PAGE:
The COVID Alert SA app

Jeroen Seynhaeve / View all { 18 } / Vertaal naar Nederlands

Contact-tracing app (“CTA”) technology raises questions that are typically studied
in the ‘ethics of risk imposition’, because it raises a conflict of moral interests that
potentially poses a risk to people, to the harm they wish to avoid and to the values
they wish to protect.

The conflict of interests raised by CTA technology is motivated by the risk of harm that results from the clash of two intuitively opposing and mutually exclusive moral obligations: the moral obligation to contribute to, or at least not obstruct human collective wellbeing, versus the moral obligation to protect people’s individual privacy and autonomy.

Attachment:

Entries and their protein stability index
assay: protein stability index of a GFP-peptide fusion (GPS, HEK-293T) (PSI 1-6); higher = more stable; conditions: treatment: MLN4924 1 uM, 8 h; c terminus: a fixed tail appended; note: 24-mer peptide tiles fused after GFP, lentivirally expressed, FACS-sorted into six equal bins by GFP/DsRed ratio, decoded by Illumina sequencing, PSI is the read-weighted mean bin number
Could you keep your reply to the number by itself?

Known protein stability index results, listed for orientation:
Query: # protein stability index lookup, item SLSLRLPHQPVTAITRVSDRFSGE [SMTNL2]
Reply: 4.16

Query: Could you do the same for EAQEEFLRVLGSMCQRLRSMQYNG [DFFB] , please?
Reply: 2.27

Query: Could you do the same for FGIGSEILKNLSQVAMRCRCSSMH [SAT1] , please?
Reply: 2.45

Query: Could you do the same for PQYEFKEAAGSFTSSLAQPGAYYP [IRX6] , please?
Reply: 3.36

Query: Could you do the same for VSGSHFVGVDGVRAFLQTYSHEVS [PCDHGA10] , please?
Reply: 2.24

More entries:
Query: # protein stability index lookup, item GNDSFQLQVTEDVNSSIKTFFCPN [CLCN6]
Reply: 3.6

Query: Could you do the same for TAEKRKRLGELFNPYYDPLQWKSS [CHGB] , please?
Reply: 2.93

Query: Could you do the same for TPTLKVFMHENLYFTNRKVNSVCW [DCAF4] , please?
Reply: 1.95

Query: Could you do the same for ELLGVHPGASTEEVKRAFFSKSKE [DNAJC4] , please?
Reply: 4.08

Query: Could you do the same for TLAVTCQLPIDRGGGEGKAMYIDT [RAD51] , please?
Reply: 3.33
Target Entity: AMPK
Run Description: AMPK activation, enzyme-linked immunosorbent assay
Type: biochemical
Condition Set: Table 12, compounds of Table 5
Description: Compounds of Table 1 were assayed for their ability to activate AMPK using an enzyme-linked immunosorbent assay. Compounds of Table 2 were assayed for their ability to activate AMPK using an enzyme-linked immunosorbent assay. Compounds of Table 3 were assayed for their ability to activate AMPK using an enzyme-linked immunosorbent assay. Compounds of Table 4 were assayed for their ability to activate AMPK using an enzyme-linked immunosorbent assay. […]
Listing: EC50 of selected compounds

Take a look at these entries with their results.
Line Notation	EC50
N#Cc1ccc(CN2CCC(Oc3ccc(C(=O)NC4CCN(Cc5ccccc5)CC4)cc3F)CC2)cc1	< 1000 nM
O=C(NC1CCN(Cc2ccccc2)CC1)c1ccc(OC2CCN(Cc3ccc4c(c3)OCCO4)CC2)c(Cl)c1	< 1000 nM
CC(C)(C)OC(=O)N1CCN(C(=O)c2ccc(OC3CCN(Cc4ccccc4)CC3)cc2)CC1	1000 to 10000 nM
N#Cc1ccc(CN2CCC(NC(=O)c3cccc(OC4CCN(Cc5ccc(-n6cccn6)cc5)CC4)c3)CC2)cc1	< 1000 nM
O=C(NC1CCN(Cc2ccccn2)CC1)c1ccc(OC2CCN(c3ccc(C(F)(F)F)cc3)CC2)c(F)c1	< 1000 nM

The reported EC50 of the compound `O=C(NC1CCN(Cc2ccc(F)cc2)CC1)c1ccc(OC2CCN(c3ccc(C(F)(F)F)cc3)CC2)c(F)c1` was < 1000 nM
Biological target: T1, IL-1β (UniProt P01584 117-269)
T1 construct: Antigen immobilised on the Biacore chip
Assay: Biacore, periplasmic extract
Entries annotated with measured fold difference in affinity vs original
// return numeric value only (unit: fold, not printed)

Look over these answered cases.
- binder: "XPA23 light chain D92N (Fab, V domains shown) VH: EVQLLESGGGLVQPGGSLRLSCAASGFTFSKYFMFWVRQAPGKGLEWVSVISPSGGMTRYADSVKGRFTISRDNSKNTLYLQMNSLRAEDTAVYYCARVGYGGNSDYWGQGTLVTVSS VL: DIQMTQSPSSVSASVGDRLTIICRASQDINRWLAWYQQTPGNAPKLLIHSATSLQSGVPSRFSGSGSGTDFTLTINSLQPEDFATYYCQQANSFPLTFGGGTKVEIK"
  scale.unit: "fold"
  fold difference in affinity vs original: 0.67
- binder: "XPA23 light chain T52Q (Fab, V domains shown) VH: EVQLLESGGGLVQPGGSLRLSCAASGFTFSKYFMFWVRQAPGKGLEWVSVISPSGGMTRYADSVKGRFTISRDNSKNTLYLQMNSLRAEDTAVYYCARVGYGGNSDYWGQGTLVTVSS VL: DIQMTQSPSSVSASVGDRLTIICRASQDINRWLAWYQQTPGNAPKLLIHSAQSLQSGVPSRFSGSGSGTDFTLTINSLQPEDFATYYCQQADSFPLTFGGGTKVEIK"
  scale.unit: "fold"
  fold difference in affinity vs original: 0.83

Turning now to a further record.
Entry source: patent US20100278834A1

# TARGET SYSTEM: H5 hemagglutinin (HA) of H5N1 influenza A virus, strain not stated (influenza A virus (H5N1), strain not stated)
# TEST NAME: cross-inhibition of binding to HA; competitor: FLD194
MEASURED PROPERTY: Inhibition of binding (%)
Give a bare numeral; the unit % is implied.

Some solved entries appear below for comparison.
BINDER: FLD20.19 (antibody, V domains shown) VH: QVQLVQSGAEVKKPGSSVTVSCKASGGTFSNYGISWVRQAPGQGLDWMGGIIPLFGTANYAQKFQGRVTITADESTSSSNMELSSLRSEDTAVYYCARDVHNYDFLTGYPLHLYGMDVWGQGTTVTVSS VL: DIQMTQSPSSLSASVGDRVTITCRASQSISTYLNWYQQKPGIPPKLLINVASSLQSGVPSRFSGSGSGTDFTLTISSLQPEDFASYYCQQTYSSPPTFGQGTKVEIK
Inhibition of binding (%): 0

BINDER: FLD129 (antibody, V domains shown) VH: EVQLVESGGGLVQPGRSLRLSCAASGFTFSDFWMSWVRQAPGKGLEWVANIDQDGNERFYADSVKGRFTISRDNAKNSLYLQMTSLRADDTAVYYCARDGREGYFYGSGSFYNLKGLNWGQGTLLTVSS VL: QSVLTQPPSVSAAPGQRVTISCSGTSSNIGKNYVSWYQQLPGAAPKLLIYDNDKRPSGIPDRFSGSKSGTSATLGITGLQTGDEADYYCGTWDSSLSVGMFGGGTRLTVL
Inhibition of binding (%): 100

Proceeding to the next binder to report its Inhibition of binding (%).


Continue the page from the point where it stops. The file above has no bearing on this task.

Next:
Sharing personal information by means of CTA technology may pose a risk to the individual user’s privacy, while refusing to use the CTA may pose a risk to society’s collective efforts to curb the spread of the global COVID-19 pandemic. I will in what follows analyse and evaluate both claims, and attempt to reconcile the deontological rights and duties these claims imply with the harmful and beneficial consequences they (may) cause, in an attempt to formulate a reasonable compromise as justification for why everyone that can afford it ought to contribute to CTA technology.